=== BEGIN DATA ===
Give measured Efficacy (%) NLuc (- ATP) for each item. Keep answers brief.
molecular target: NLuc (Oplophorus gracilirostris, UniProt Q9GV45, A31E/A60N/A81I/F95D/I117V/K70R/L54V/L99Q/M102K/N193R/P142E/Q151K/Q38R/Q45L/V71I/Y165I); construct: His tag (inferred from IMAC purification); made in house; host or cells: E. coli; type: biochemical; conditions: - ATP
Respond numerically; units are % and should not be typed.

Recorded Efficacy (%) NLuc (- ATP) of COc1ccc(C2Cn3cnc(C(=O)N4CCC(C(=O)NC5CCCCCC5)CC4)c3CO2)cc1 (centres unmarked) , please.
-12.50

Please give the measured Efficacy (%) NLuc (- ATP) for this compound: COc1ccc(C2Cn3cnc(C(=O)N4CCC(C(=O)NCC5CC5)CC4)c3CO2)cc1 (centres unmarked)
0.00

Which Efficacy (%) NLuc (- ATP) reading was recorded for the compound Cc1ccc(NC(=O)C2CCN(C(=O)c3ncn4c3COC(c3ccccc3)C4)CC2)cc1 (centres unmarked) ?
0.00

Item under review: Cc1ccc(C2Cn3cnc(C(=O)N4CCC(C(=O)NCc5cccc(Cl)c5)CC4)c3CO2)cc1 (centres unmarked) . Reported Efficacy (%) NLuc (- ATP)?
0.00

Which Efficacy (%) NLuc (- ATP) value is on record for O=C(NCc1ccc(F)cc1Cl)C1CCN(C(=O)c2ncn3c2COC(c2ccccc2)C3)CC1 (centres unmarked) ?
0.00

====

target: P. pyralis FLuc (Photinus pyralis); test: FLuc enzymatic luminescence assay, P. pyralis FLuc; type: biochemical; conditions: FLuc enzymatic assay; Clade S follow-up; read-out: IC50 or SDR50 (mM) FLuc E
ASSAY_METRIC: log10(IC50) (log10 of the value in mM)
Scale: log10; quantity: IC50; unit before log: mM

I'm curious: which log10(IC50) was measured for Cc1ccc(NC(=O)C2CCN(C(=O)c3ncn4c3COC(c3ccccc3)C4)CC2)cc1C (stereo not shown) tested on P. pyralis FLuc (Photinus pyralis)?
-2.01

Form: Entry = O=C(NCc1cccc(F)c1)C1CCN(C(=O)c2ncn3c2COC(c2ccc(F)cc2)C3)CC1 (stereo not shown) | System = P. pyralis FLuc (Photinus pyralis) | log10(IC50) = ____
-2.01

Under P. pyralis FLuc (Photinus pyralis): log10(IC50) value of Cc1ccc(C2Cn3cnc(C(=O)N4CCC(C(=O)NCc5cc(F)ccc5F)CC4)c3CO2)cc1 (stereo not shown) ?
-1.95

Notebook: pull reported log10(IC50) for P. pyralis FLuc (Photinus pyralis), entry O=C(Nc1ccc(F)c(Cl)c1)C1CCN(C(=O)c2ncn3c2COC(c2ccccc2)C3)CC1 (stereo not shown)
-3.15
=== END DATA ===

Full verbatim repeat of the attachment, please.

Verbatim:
Give measured Efficacy (%) NLuc (- ATP) for each item. Keep answers brief.
molecular target: NLuc (Oplophorus gracilirostris, UniProt Q9GV45, A31E/A60N/A81I/F95D/I117V/K70R/L54V/L99Q/M102K/N193R/P142E/Q151K/Q38R/Q45L/V71I/Y165I); construct: His tag (inferred from IMAC purification); made in house; host or cells: E. coli; type: biochemical; conditions: - ATP
Respond numerically; units are % and should not be typed.

Recorded Efficacy (%) NLuc (- ATP) of COc1ccc(C2Cn3cnc(C(=O)N4CCC(C(=O)NC5CCCCCC5)CC4)c3CO2)cc1 (centres unmarked) , please.
-12.50

Please give the measured Efficacy (%) NLuc (- ATP) for this compound: COc1ccc(C2Cn3cnc(C(=O)N4CCC(C(=O)NCC5CC5)CC4)c3CO2)cc1 (centres unmarked)
0.00

Which Efficacy (%) NLuc (- ATP) reading was recorded for the compound Cc1ccc(NC(=O)C2CCN(C(=O)c3ncn4c3COC(c3ccccc3)C4)CC2)cc1 (centres unmarked) ?
0.00

Item under review: Cc1ccc(C2Cn3cnc(C(=O)N4CCC(C(=O)NCc5cccc(Cl)c5)CC4)c3CO2)cc1 (centres unmarked) . Reported Efficacy (%) NLuc (- ATP)?
0.00

Which Efficacy (%) NLuc (- ATP) value is on record for O=C(NCc1ccc(F)cc1Cl)C1CCN(C(=O)c2ncn3c2COC(c2ccccc2)C3)CC1 (centres unmarked) ?
0.00

====

target: P. pyralis FLuc (Photinus pyralis); test: FLuc enzymatic luminescence assay, P. pyralis FLuc; type: biochemical; conditions: FLuc enzymatic assay; Clade S follow-up; read-out: IC50 or SDR50 (mM) FLuc E
ASSAY_METRIC: log10(IC50) (log10 of the value in mM)
Scale: log10; quantity: IC50; unit before log: mM

I'm curious: which log10(IC50) was measured for Cc1ccc(NC(=O)C2CCN(C(=O)c3ncn4c3COC(c3ccccc3)C4)CC2)cc1C (stereo not shown) tested on P. pyralis FLuc (Photinus pyralis)?
-2.01

Form: Entry = O=C(NCc1cccc(F)c1)C1CCN(C(=O)c2ncn3c2COC(c2ccc(F)cc2)C3)CC1 (stereo not shown) | System = P. pyralis FLuc (Photinus pyralis) | log10(IC50) = ____
-2.01

Under P. pyralis FLuc (Photinus pyralis): log10(IC50) value of Cc1ccc(C2Cn3cnc(C(=O)N4CCC(C(=O)NCc5cc(F)ccc5F)CC4)c3CO2)cc1 (stereo not shown) ?
-1.95

Notebook: pull reported log10(IC50) for P. pyralis FLuc (Photinus pyralis), entry O=C(Nc1ccc(F)c(Cl)c1)C1CCN(C(=O)c2ncn3c2COC(c2ccccc2)C3)CC1 (stereo not shown)
-3.15